Internationally acclaimed jazz photographer David Redfern dies aged 78


Acclaimed jazz and rock photographer David Redfern, best known for his stunning pictures of some of the world’s best musicians, has died aged 78. His brother told close friends this morning of his death at his house in Uzes, France – Redfern had been scheduled to be taken to hospital on Thursday (where there was a bed reserved for him), but he didn't make it that long and died in his second home in France. Although he had been fighting cancer for the last couple of years, he had kept working. His wife Suzy was with him and there will be private funeral ceremony in France and a memorial service in London shortly. He is survived by three children – Mark, Bridget and Simon – and five grandchildren.

Redfern’s friend and fellow photographer Tim Dickeson confirmed the news of his death to Jazzwise earlier today, and paid tribute to David’s determination to continue working in spite of his illness:

“I was with David at Jazz a Vienne in July – we all helped him to work for a few days – carrying his bag and helping him in and out of the pit. I spoke to his friend Tim Motion who said that 'this marks the end of an era' and that he and David were lucky to have worked in a time where great jazz photography was recognised as an art form and photographers were rightly revered for their work. He was my great friend and we spent more than 10 summers working at the European jazz festivals together – he will be greatly missed not just by the photographic community but by hundreds of artists who looked to him for inspirational photography.”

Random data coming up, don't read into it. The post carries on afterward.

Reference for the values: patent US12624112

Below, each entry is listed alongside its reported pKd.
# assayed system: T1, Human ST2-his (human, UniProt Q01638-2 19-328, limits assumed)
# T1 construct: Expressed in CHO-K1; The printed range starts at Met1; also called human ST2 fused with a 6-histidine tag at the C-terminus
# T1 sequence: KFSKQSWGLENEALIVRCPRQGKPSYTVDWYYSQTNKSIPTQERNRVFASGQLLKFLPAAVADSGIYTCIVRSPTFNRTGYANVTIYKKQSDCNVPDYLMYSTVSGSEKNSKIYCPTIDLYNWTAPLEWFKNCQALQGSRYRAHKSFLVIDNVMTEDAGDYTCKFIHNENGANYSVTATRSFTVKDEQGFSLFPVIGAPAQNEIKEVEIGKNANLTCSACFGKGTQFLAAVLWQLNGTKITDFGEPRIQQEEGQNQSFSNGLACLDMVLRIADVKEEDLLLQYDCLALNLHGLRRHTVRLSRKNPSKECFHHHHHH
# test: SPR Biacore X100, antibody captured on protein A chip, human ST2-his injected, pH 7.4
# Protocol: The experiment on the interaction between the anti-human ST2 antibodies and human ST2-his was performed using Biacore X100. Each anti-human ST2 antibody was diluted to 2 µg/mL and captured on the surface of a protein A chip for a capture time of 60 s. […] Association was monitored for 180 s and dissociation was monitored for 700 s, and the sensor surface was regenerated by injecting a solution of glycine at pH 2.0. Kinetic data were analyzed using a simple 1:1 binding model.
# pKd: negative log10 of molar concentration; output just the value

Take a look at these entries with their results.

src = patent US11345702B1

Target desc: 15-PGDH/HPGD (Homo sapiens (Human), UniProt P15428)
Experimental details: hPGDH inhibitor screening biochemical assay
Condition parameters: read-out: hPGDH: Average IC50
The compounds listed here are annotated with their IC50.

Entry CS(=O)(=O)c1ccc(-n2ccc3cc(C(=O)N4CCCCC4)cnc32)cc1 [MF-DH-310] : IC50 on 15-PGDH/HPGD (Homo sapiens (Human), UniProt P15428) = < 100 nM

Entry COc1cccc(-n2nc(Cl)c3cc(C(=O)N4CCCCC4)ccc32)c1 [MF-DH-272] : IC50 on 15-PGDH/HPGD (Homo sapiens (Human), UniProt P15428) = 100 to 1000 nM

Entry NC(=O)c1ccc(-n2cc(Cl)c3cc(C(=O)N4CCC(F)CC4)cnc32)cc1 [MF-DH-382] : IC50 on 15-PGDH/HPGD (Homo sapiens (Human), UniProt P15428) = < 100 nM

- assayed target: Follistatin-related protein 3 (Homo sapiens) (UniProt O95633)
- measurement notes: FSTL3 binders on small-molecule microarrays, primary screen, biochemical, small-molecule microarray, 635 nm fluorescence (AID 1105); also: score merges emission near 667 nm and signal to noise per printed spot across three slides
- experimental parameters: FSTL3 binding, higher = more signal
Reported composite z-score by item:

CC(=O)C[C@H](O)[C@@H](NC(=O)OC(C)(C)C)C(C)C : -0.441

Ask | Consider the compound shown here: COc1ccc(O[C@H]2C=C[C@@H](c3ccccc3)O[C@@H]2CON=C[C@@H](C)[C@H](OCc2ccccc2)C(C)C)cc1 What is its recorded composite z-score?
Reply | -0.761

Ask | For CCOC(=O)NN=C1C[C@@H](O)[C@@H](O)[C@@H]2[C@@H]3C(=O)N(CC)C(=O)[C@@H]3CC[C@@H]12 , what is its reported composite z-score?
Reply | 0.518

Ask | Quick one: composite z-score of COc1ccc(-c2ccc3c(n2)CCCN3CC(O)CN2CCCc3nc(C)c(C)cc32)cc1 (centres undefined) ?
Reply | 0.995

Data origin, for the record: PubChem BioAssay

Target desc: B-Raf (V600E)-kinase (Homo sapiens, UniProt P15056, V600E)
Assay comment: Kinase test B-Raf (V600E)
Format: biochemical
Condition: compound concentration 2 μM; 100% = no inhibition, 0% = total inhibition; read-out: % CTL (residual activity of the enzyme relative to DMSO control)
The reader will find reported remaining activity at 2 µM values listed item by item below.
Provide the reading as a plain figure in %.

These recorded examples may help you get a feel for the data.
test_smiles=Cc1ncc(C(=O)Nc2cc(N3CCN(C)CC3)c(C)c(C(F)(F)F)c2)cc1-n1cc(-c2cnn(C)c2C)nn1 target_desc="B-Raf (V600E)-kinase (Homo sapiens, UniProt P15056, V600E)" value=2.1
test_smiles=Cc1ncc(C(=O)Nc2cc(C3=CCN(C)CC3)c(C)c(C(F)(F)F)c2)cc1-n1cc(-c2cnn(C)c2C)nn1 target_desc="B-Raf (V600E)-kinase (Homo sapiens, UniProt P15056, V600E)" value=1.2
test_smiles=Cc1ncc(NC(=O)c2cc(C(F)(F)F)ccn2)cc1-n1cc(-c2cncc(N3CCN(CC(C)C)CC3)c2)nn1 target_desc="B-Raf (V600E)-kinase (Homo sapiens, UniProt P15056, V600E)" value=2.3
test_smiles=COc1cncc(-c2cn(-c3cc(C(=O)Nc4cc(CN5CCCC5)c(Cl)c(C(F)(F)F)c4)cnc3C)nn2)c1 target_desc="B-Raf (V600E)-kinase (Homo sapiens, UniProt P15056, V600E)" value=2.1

Redfern’s career began in the 1960s as London’s jazz scene was beginning to blossom, in particular capturing the stars of the Trad Boom including Kenny Ball, Chris Barber and George Melly. He went on to photograph countless jazz icons as they visited Ronnie Scott’s, including US stars Miles Davis and Ella Fitzgerald. He also spent a lot of time in America where he became a regular at big jazz festivals such as Newport, Antibes and Montreux – capturing the jazz greats in performance as well as rock musicians such as Jimi Hendrix and Bob Dylan in their early pomp. He went on to publish his first photography book, Jazz Album, in 1980 and later that year at Frank Sinatra’s request, he stepped into Terry O'Neill's shoes as his official tour photographer.

Numerous exhibitions of his work followed and a second book, The Unclosed Eye, was published by Sanctuary Publishing in May 1999, with an expanded edition following in 2005. The book received great critical praise. He was also presented with The Milt Hinton Award for Excellence in Jazz Photography in 2007 in New York and more recently received a Parliamentary Jazz Award for Services to Jazz this year at a ceremony on the Terrace Pavilion at the Houses Of Parliament. His work will live on though Getty Images who purchased his Redferns Music Picture Library in 2008.

Writing on his website earlier this summer Redfern remained passionate about his lifelong love of photographing the world’s best musicians:

“Summer has seen me photographing four days at the Vienne Jazz festival, with such artists as Buddy Guy, the Tedeschi Truck band, Ben l'Oncle Soul, Sharon Jones, Charles Bradley, to name a few.  Two days in Juan les Pins, with Imelda May, Joss Stone & the Fabulous Chick Corea with Stanley Clarke, there’s still plenty of great music around, many thanks to fellow photographers Tim Dickeson and Ed Hawkins for looking after me in the photo pits. Future plans include a Norwegian fjord cruise in the autumn, the London Jazz Festival in November and an exhibition at the new South Coast Jazz festival in the Shoreham Arts Centre in late January 2015. I was shocked and upset by the news of the sudden death of my friend writer Jack Massarik, we had some great times together, most memorable was a trip to Cuba in 1990, may he rest in peace. Thanks as ever to my lovely wife Suzy for her unfailing devotion and constant caring for me during this time. Keep the faith and live every day to the full, you just never know…”

– Mike Flynn

– Tim Dickeson – photo of David Redfern taken at Jazz a Vienne in 2012